The other thing, and I'm excited and also a little bit embarrassed to say this, the kids take to it well and quickly. The implementation delays are really about the adults and dealing with our own internal conflicts of how we were raised, what we believe should and shouldn't be behavioral strategies, classroom management, or just innate skills that any adult or child should have at some age. But for the kids, when we do this and do this well as an approach, they pick it up like that. As I work with kids or talk with some of the buildings that work with kids regularly in this approach, three or four conversations in the kids can start to tell you what that next component is. What's that next step that you're going to talk to them about? And they actually engage in it as long as they see it's successful for them being heard and feeling like they have some choice; they will take you there if you let them. So that was another real surprise, of it's the kids that this is, you know, going super easy with. It's the adults that we're going to have to work through a variety of different things to try to get their neurocognitive skills, skills aligned with what we're doing here.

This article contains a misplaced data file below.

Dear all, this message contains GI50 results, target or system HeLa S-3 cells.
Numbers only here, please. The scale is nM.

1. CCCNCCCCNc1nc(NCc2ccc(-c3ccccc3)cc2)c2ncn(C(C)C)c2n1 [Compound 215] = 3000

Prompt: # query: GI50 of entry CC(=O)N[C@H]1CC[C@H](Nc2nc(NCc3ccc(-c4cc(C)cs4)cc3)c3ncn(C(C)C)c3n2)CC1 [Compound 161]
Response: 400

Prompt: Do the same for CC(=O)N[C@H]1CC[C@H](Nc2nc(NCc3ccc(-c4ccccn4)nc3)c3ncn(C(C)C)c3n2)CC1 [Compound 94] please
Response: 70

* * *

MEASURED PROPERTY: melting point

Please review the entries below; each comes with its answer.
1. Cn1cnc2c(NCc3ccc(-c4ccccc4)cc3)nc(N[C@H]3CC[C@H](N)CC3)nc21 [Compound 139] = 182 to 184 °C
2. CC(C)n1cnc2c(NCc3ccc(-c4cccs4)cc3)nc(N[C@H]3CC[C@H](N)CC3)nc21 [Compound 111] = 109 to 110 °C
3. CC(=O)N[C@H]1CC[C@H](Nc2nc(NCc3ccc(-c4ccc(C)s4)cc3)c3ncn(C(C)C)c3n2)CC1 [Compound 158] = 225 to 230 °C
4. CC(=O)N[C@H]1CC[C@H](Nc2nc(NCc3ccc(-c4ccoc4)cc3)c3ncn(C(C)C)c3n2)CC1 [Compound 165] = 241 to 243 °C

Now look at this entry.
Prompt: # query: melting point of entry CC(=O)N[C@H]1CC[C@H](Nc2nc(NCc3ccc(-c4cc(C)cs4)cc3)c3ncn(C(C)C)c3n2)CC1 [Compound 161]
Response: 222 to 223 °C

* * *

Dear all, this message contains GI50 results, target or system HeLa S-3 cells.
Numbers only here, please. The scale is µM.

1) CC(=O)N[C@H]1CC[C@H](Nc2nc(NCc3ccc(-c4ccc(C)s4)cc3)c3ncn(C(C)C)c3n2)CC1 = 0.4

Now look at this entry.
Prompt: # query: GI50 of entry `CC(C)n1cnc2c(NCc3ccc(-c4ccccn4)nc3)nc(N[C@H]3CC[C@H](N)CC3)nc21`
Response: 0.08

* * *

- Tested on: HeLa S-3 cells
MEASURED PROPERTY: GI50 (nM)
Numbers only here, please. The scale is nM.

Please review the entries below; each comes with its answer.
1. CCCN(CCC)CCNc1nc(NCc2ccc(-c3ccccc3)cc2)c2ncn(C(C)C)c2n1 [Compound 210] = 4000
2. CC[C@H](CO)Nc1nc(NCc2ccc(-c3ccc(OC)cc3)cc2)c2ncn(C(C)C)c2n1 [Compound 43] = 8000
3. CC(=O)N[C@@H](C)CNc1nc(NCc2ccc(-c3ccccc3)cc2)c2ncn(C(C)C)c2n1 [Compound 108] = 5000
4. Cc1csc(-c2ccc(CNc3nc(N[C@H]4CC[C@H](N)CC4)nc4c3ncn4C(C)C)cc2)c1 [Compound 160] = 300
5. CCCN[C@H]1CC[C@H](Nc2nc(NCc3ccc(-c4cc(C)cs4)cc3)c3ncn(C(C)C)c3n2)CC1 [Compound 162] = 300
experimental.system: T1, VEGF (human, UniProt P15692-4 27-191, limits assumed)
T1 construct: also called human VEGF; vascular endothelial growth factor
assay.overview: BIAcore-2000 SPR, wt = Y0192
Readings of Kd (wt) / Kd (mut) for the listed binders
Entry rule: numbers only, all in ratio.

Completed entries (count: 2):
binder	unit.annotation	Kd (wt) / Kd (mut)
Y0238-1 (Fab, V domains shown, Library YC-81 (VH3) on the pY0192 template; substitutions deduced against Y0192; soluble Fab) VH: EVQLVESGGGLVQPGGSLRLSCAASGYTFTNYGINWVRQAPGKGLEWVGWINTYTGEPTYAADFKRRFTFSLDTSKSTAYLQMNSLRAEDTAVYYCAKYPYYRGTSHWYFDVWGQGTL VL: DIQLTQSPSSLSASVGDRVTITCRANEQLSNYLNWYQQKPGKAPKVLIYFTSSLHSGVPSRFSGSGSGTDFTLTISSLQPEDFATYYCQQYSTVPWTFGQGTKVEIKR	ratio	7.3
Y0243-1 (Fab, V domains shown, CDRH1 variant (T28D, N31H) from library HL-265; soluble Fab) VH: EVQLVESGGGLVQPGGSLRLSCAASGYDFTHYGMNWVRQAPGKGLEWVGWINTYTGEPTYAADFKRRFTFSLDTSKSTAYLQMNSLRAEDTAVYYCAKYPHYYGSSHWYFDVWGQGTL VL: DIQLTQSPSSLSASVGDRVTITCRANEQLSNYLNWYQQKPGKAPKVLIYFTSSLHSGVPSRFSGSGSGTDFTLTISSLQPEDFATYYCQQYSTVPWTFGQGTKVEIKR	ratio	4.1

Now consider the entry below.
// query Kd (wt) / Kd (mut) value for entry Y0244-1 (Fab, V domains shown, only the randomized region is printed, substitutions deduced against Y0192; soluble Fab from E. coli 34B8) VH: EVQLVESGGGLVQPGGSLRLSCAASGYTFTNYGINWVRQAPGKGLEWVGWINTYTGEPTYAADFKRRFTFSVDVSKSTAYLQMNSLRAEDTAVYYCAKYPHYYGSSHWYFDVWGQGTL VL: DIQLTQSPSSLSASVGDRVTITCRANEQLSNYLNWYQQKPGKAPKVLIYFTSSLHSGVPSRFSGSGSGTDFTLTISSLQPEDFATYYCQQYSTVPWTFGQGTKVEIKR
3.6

What has been most powerful about Collaborative Problem Solving?

I'd begin with just a philosophy. Not only do I love that they have a philosophy, but when you hear, you know, Kids Do Well if They Can, if kids could do well, they would do well. And so, our job is to figure out what are the things getting in the way of them doing well, like just that general umbrella of thinking to every situation. It was an a-ha moment for so many of us who went through either the online training or went in person to Tier 1. Because, like so many, it wasn't our thinking was what happened to this child or what is getting in the way for this child? It was, oh, they're just being lazy or, what is the bigger carrot or stick I can wave at them to get them motivated to do this? What do I need to do to compel them to move forward? Instead of, "What do I need to do to lift them up and support them so they can move forward?" So that first part was just amazing a-ha for so many of us. And it's so simple. Yes, it is skill problems. You're right. If I look at them, they are trying harder than most other kids that these skills are already there for, and it happens easy.